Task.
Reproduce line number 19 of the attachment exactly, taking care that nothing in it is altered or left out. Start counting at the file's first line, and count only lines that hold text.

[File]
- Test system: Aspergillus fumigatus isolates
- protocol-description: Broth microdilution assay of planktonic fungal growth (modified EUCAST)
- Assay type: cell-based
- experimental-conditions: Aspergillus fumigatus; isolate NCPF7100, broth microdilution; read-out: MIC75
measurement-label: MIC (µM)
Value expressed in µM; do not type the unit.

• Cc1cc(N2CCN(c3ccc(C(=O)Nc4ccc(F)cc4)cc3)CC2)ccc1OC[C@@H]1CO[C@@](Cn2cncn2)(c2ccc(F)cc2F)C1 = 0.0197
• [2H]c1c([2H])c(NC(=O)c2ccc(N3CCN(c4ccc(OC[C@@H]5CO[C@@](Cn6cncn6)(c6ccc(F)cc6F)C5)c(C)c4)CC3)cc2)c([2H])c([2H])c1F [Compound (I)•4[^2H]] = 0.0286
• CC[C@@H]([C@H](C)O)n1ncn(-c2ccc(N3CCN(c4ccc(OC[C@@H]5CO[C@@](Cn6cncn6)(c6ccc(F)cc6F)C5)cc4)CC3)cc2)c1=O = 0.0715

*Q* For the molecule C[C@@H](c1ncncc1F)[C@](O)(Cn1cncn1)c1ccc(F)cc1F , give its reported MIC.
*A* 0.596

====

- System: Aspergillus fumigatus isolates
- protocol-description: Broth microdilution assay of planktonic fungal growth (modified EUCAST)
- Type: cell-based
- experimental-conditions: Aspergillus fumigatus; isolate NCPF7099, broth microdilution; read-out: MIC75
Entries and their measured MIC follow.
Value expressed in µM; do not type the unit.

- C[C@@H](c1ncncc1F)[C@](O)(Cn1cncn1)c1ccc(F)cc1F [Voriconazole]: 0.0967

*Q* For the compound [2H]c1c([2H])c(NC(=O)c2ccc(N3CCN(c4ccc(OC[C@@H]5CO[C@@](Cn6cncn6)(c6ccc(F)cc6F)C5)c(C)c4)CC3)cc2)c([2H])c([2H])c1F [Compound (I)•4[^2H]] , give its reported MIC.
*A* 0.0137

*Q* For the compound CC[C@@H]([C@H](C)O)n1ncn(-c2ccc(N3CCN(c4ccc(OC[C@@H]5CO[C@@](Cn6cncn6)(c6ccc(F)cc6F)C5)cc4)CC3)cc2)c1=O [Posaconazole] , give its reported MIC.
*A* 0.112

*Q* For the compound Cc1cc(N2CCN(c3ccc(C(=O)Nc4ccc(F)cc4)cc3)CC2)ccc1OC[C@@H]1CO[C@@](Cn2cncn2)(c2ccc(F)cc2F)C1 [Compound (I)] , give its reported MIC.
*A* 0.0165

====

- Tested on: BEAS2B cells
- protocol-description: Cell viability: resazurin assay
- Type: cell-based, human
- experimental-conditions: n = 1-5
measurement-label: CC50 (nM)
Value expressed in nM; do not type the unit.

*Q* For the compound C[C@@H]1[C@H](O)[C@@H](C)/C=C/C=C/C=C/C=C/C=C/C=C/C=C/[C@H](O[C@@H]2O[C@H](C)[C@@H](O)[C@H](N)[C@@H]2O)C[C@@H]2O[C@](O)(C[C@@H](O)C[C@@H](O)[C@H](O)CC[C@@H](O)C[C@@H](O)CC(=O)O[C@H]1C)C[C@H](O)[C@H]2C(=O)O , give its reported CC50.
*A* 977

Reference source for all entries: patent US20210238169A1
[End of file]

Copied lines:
- C[C@@H](c1ncncc1F)[C@](O)(Cn1cncn1)c1ccc(F)cc1F [Voriconazole]: 0.0967